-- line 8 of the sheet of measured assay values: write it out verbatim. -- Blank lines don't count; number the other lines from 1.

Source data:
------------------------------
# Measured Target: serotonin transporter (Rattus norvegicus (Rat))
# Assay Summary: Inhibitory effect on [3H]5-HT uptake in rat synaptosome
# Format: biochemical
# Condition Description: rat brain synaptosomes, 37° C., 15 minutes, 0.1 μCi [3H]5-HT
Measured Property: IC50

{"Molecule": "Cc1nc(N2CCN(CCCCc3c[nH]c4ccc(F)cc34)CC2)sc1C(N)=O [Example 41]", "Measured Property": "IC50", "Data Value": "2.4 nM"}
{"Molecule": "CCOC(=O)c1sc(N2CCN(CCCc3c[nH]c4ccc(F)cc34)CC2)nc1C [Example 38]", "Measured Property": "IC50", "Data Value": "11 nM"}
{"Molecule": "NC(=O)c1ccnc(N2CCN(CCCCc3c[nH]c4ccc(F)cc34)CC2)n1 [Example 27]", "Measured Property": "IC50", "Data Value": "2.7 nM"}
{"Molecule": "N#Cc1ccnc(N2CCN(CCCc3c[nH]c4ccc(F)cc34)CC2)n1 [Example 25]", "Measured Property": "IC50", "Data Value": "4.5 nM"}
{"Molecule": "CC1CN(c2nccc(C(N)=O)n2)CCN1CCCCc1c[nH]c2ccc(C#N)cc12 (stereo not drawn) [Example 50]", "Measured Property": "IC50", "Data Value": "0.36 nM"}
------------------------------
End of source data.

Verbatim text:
{"Molecule": "NC(=O)c1ccnc(N2CCN(CCCCc3c[nH]c4ccc(F)cc34)CC2)n1 [Example 27]", "Measured Property": "IC50", "Data Value": "2.7 nM"}